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Runaway train

10 August 2020 By Christopher Thompson

Europe’s biggest transport deal could be on track for a Covid-19 discount. French train maker Alstom on Monday hinted it’s reassessing its $8.2 billion buyout of Bombardier’s train unit. The Canadian group’s high debts and European Union consent for the union only strengthen Alstom Chief Executive Henri Poupart-Lafarge’s negotiating hand.

On Monday Poupart-Lafarge issued a cryptic statement referencing “unexpected and negative developments” at its prospective target compared to when a deal was announced back in February. Bombardier’s recent interim results offer a clue: the company’s transport unit slumped to a $377 million operating loss in the second quarter after $435 million in unexpected one-off costs at existing projects in the United Kingdom and Germany.

The setback makes Alstom’s purchase, which was already pricey, look downright overpriced. Analysts at Raymond James now reckon the Bombardier division will make an operating profit of just $369 million next year.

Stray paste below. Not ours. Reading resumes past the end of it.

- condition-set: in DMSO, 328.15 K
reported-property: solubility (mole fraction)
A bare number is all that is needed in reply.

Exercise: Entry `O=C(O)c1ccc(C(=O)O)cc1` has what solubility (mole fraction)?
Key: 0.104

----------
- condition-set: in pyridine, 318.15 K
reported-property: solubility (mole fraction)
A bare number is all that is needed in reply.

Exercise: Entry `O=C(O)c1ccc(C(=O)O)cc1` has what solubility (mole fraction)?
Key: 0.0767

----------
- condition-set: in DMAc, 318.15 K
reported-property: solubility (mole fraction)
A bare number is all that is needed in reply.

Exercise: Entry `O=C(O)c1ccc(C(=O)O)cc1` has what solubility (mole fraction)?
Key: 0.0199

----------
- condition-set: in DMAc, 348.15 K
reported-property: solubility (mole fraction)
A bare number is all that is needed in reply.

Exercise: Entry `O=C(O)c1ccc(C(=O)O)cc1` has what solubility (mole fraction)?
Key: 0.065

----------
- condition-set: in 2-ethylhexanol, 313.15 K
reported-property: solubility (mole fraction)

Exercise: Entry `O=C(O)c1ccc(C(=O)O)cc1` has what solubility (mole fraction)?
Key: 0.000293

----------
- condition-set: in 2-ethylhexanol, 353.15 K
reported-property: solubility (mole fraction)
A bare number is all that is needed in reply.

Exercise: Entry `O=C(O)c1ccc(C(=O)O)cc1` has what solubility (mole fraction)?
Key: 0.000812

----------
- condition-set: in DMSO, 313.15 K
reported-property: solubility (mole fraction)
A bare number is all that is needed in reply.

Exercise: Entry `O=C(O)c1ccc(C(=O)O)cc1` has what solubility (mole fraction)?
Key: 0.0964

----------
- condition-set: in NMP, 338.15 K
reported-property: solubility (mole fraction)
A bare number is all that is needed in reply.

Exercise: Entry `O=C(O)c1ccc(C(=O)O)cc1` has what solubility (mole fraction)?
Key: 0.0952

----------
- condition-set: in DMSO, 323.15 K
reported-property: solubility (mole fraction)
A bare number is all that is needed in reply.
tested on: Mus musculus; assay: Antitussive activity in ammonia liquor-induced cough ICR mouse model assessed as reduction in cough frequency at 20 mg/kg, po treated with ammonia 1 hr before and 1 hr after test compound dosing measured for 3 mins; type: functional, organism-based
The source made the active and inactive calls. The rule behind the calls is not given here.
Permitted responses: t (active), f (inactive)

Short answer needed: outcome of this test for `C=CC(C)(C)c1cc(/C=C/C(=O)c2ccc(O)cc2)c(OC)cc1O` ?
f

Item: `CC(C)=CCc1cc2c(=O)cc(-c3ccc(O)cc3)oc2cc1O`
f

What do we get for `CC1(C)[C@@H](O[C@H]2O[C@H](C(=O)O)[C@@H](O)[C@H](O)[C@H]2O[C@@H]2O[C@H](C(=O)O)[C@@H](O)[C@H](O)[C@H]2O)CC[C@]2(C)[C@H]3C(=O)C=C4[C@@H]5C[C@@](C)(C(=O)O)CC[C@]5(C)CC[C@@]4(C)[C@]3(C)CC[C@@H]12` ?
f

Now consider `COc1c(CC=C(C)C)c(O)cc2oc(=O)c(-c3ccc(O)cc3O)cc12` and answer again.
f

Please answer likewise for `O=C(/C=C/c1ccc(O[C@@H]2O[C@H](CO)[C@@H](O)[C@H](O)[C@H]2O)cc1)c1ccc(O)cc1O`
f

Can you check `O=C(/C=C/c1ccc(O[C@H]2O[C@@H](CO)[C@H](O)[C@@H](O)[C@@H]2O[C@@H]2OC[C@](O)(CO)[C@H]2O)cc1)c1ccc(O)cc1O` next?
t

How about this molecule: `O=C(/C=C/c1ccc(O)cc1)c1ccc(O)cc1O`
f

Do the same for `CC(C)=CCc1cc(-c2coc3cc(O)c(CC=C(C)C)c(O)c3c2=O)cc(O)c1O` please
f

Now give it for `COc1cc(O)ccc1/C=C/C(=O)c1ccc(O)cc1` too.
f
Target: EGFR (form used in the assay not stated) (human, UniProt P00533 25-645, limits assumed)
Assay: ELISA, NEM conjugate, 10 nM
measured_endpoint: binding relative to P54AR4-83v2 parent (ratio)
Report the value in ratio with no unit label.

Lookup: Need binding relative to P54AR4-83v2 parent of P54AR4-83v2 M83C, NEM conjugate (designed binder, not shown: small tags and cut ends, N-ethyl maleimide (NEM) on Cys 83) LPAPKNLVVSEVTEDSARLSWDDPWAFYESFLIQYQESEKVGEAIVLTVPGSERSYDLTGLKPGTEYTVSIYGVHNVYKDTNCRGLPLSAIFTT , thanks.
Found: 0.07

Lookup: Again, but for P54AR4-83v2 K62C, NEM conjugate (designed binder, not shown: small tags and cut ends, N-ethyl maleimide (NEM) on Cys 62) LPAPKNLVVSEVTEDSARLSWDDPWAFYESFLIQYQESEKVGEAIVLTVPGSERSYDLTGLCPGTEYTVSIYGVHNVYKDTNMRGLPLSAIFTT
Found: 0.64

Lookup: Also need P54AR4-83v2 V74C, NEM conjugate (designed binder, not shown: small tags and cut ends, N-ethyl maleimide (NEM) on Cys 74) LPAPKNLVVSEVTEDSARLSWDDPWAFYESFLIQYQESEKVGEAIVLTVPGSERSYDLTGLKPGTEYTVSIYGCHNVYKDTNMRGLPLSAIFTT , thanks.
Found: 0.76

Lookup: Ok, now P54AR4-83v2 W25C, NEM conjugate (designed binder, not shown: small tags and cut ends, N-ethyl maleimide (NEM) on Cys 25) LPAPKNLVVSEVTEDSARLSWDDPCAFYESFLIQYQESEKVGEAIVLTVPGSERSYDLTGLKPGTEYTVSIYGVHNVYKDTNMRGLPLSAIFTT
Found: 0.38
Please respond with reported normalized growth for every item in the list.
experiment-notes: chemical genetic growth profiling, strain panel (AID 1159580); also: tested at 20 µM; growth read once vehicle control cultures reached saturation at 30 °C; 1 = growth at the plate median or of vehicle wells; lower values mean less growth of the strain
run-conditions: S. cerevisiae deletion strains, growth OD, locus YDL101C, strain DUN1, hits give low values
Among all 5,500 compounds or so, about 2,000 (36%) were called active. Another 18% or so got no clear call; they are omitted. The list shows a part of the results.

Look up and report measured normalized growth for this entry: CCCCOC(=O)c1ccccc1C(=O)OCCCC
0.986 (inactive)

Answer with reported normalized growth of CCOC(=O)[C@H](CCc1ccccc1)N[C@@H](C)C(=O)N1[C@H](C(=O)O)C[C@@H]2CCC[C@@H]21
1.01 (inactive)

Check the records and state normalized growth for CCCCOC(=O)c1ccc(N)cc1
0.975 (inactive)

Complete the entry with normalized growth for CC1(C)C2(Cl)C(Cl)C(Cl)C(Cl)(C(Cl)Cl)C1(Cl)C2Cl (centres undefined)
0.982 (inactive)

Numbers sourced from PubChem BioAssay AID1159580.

Obtaining a discount is one way to remedy that. Assume Poupart-Lafarge were to cut the enterprise value of Bombardier’s business by a fifth to $6.6 billion, and that projected cost savings remain unchanged at 400 million euros ($470 million). Assuming a 25% tax rate, Alstom would make a return on its investment of more than 9%, slightly exceeding its cost of capital.

Bombardier has little scope to resist. First, the deal is non-binding, which means Alstom would have to pay a modest 75 million euro break fee if it chooses to walk away. Second, the Toronto-listed company badly needs the money. Net debt stands at C$7.7 billion ($5.8 billion), Raymond James reckons, nearly 9 times trailing EBITDA. Finally, while Bombardier could court other potential suitors such as Germany’s Siemens, tricky EU regulators have already cleared the Franco-Canadian union.

Given that the cost savings would help to cushion any financial fallout from Covid-19, the purchase still makes strategic sense for Alstom. That shouldn’t prevent Poupart-Lafarge from driving a hard bargain.


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